There was mixed profit news from General Motors as the US carmaker made far more money in its home market than industry watchers had expected.
Worldwide GM’s profit last year jumped 62 percent to a record $7.6 billion (5.8 billion euros).
Global sales were up by 7.6 percent and it regained the number one spot from Toyota.
For this year GM sees improved sales but unchanged market share.
But problems persist in Europe where GM is restructuring Opel, closing plants and laying off workers at a cost of $200 million in the fourth quarter.
For the year, the Opel unit reported a loss of 535 million euros about half of its losses in 2010.
GM Chief Financial Officer Dan Ammann said: “We clearly have work to do in Europe.” He added the company has to cut costs further.
Ammann said GM was working with union leaders at Opel to cut costs and improve efficiency in Europe within the framework of the current contract that runs through 2014 in Germany.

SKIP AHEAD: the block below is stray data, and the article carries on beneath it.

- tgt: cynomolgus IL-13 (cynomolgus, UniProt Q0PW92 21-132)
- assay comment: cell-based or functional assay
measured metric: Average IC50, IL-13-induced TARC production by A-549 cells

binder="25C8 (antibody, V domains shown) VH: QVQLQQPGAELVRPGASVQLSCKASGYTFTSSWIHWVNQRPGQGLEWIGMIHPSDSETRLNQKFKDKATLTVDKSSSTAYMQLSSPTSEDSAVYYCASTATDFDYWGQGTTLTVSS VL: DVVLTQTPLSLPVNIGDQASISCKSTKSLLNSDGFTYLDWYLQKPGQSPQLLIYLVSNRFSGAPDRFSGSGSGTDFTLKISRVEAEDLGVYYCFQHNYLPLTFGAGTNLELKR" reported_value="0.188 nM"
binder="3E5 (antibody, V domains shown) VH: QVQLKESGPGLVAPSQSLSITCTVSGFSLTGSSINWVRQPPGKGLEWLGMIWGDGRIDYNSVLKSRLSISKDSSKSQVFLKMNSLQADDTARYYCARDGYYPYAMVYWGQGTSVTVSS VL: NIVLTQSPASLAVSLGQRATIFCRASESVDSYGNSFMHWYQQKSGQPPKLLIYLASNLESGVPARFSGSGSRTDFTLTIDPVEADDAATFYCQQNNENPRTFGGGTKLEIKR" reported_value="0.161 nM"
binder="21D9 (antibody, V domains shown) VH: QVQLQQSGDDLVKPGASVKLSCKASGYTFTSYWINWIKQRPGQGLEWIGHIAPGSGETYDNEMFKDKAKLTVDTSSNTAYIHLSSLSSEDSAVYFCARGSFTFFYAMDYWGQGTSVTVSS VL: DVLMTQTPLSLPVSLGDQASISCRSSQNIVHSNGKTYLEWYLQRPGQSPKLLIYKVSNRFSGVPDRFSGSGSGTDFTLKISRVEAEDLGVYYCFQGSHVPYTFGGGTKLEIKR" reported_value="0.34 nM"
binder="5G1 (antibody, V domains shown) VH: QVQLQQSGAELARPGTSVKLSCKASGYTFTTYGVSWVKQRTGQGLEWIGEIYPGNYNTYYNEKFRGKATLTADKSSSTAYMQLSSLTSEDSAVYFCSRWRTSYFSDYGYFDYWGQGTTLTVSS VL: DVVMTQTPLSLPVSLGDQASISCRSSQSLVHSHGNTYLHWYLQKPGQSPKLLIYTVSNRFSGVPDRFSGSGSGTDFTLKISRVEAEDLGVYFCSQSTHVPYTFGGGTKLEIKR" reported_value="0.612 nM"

Opel union leaders this week urged GM to shift production of Opel vehicles from South Korea to Europe.
Chief Executive Dan Akerson also said GM is focused on tackling the problems in Europe and South America,
the two markets that dragged down its fourth-quarter results.
GM’s ability to raise US vehicle prices and the fact that its pension fund shortfall was not as large as feared sent its shares up more than six percent.